The new policy will ask the agencies to examine how much state and water body should be protected from mining and drilling or reserved for the generation of renewable energies, according to the two people familiar with this regulation, who spoke on condition of anonymity because they they were not allowed to publicly discuss the directive.

Fossil fuel extraction from public land and bodies of water accounts for nearly a quarter of all US carbon emissions, and Biden advocated ending new wells as key to combating climate change.

Updated

Jan. 25, 2021, 7:13 p.m. ET

Much of the environmental community welcomed the plan, although some said Mr Biden is not going far enough.

“It is important that President Biden permanently bans the production of new fossil fuels, including fracking, in states and waters,” said Mitch Jones, policy director at Food & Water Watch, an environmental group.

Throughout the campaign, the left wing of the Democratic Party urged Mr Biden to demand a national ban on fracking, including on private land, where most of the fracking takes place. He refused, but the oil and gas industry remained skeptical. His inauguration day move brought condemnation from the sector and some landowners.

“Your order is a direct attack on our economy, sovereignty and our right to self-determination,” wrote the Utah Ute Indian tribe in a letter to the Home Office published by the American Petroleum Institute.

The climate task force that Mr. Biden is expected to set up will develop a plan for what government officials call the “state-wide” approach to climate change, focusing on two main areas: environmental justice and job creation.

Experts are calling for every agency to take climate change into account when making government decisions, from federal procurement to financial regulations to the settlement of legal disputes.

It will also create a series of councils and committees to ensure that poor and minority communities, as well as Americans living in the coal country, see the economic benefits of clean energy policies.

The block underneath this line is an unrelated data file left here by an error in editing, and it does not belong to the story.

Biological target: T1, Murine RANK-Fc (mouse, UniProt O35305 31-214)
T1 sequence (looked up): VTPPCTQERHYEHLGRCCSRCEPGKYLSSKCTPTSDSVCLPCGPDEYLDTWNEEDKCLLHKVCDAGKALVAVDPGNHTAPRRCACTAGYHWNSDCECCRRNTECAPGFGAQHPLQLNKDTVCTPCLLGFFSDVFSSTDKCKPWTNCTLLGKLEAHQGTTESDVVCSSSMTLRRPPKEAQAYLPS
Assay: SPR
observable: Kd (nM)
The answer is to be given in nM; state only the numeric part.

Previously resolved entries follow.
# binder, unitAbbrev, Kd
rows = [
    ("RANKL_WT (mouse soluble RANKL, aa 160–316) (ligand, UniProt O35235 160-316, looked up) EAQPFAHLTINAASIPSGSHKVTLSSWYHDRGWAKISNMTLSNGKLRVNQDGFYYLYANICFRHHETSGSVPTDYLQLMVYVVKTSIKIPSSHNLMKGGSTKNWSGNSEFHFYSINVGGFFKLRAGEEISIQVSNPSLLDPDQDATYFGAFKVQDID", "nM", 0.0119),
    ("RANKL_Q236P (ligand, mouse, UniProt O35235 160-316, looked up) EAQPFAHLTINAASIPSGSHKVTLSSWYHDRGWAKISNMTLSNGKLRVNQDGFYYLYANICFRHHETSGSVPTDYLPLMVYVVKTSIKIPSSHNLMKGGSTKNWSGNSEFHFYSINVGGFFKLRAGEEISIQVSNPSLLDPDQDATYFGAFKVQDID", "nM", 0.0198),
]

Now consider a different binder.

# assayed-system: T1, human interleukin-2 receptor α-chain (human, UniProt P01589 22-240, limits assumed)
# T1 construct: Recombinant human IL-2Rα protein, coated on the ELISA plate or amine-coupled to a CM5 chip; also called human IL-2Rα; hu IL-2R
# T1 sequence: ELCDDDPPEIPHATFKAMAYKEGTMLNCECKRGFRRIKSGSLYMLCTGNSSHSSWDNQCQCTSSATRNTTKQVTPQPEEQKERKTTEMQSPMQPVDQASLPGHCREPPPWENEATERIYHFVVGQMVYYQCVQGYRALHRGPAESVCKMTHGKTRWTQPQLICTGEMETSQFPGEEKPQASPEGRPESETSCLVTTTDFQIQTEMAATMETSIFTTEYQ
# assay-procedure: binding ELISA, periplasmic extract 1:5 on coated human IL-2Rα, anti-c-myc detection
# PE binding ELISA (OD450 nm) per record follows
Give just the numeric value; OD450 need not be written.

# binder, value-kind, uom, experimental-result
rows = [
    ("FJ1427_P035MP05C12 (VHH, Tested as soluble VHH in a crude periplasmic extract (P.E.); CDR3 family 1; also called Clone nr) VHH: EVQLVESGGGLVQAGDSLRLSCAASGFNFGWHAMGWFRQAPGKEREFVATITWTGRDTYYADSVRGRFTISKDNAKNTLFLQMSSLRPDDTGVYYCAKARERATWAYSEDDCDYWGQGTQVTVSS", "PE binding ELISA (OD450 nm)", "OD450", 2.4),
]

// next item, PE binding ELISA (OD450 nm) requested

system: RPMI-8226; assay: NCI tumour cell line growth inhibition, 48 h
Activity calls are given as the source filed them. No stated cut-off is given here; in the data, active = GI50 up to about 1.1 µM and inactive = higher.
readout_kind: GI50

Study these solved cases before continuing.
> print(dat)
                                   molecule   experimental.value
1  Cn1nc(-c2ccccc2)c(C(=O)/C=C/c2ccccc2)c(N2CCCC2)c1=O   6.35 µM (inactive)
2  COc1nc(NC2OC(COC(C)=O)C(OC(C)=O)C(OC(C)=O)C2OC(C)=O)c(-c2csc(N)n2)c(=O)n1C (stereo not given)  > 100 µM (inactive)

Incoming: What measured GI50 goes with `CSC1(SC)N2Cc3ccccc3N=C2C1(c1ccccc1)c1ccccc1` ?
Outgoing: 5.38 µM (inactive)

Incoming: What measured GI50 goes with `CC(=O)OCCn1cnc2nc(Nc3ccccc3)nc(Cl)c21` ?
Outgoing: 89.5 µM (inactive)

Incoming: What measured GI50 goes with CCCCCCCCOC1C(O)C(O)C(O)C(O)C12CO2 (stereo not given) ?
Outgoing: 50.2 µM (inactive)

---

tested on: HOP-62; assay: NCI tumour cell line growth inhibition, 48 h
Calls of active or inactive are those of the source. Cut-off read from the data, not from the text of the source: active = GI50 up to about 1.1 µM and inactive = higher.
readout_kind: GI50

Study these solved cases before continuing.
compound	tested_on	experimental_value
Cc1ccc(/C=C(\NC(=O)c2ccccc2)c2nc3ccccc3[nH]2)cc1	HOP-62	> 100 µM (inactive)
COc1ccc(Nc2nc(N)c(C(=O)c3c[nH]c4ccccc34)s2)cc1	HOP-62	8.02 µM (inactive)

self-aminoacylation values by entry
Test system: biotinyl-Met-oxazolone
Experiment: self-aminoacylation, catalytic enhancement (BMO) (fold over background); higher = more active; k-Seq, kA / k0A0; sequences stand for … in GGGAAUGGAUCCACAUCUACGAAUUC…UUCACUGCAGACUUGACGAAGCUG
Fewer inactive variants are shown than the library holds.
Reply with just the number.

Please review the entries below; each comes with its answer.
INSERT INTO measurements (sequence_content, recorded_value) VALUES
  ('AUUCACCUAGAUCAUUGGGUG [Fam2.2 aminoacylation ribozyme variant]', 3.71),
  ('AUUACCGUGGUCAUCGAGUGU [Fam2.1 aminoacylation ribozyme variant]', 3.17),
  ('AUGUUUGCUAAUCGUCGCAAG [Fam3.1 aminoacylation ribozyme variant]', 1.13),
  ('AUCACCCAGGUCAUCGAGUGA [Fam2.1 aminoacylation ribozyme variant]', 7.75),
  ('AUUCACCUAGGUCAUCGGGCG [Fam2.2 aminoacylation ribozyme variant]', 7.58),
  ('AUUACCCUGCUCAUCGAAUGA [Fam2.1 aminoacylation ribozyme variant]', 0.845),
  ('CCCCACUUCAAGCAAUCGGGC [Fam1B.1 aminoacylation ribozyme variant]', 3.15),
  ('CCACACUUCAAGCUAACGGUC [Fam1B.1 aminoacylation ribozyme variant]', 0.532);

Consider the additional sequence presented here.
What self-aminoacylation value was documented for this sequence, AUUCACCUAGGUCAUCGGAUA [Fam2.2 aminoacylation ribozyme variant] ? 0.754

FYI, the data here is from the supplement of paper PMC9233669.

In 2016, Mr Biden is also expected to revive and strengthen an Obama-era presidential memorandum in 2016 that made climate change a national security priority and urged intelligence agencies to include climate change in their national security threat analysis. It was quickly revoked by the Trump administration.

Alice Hill, who oversaw climate planning for the National Security Council during the Obama administration, said the president’s instruction was necessary because the senior policy makers who request this analysis and the intelligence officials who prepare it often have no experience with it have to think about climate risks.

“When I was in the White House, there was seldom any talk of climate change risks,” said Ms. Hill.

She and others said Mr Biden needed to go further, possibly by converting the memorandum into an executive order that would have more powers to direct agencies to take steps such as defining strategies and guidelines to address climate-related threats.

“Today’s climatic reality is higher temperatures, stronger storms, more devastating forest fires, sea level rise, ocean acidification and persistent drought,” said Sherri Goodman, an Obama Assistant Secretary of Defense for Environmental Security and now a senior fellow in the Wilson Center’s environmental change and security program .

“We need a climate security plan for America that will make America’s infrastructure climate-proof and focus on climate and clean energy innovation,” she said.

Christopher Flavelle contributed to the coverage.

Comments are closed.